Hall of Famer Frank Robinson died Thursday at the age of 83.
"Frank Robinson's resume in our game is without parallel, a trailblazer in every sense, whose impact spanned generations. He was one of the greatest players in the history of our game, but that was just the beginning of a multifaceted baseball career," MLB commissioner Rob Manfred said in a statement, according to MLB.com's Mark Feinsand.
Robinson is the only player to win MVP awards in both the National League and American League and became the first African-American manager in MLB history in 1974.
The 12-time All-Star won the Triple Crown in 1966 and entered Cooperstown in 1982 on the first ballot.
The Hall of Famer's MLB playing career spanned 21 years, including time with the Baltimore Orioles, Cincinnati Reds, Los Angeles Dodgers, California Angels, and Cleveland Indians before retiring in 1976.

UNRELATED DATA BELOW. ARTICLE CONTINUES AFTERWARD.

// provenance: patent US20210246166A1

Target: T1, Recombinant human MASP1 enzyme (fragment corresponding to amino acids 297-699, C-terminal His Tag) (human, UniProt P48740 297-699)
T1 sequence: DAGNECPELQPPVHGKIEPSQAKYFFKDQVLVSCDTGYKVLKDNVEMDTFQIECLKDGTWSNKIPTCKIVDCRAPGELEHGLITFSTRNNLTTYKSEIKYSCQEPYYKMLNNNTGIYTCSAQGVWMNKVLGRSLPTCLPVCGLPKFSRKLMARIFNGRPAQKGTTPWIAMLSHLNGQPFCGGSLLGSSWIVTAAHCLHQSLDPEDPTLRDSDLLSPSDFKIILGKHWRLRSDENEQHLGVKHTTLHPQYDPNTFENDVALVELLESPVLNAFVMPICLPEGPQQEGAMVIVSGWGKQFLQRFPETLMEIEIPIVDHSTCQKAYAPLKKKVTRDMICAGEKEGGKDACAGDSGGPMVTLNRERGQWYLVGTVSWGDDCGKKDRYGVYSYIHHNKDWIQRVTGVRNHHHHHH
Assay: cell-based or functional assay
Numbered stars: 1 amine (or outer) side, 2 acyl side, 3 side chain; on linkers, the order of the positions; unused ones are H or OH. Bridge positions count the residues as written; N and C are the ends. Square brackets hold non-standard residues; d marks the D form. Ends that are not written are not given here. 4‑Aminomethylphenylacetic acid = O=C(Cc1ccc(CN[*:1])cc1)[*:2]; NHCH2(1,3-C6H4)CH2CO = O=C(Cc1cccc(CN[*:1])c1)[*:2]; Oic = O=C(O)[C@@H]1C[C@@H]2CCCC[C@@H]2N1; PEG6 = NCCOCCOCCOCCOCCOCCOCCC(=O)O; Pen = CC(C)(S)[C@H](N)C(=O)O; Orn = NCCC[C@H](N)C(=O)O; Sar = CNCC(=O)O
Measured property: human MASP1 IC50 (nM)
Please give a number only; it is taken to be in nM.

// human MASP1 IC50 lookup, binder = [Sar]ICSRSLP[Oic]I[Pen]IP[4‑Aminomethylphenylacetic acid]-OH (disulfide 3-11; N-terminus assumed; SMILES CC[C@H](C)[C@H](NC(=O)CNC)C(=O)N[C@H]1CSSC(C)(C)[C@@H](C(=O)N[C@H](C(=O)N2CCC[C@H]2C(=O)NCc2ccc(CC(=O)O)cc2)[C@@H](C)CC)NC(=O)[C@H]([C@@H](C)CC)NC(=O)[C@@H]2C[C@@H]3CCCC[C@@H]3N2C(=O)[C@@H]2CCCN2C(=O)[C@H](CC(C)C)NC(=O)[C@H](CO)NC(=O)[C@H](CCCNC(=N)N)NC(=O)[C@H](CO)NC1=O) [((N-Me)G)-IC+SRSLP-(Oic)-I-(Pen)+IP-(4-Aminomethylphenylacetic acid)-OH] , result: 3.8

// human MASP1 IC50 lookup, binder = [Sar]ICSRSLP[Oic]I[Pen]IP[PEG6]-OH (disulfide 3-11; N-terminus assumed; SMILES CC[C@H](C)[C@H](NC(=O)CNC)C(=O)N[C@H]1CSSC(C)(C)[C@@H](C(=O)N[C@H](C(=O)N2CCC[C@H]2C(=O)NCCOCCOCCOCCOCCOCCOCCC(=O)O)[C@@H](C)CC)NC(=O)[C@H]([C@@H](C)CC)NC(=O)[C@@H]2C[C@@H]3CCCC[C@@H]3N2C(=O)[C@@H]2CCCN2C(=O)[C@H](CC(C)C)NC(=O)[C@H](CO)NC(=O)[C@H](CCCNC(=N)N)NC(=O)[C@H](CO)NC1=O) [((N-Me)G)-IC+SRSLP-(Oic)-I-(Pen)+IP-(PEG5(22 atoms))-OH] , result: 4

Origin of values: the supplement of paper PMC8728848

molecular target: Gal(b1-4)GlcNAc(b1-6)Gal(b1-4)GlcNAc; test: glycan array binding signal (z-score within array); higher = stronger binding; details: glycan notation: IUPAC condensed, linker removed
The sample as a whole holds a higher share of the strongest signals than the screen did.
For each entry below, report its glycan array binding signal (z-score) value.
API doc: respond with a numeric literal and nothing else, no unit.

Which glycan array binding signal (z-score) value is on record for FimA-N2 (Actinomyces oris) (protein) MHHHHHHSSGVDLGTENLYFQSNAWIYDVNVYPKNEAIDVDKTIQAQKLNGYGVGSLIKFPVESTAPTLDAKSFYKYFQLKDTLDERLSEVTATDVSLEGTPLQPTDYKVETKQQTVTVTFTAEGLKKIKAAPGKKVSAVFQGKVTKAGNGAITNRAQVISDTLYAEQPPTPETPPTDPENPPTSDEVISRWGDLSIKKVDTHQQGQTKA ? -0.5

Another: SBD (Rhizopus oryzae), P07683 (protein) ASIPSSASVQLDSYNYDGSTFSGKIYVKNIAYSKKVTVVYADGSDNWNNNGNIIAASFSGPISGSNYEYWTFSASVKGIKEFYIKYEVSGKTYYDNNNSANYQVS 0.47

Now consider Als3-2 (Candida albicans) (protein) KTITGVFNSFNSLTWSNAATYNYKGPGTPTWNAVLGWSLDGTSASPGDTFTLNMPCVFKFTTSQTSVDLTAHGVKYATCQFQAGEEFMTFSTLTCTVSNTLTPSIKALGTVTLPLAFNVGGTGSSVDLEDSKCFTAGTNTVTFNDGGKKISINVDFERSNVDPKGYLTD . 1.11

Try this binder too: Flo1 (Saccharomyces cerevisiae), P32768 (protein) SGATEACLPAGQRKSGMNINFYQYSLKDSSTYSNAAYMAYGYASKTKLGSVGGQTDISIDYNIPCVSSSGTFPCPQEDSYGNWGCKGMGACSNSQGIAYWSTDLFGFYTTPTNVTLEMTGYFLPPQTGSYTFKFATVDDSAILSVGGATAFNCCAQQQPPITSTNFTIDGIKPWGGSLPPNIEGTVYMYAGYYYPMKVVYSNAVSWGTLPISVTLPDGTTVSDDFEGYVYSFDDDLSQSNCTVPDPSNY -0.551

Robinson became a player-manager in his last two seasons with the Indians and ended up managing the team for three years. He would go on to manage the San Francisco Giants, Orioles, and Montreal Expos/Washington Nationals.
His No. 20 is retired by the Orioles, Reds, and Indians.
Robinson finished his playing career with 586 home runs - 10th all-time in MLB history - while also registering 1,812 RBIs and a .294/.389/.537 slash line in 2,808 games. He won 1,065 games as a manager.
He was presented with the Presidential Medal of Freedom from then-U.S. president George W. Bush in 2005 for his accomplishments on and off the field.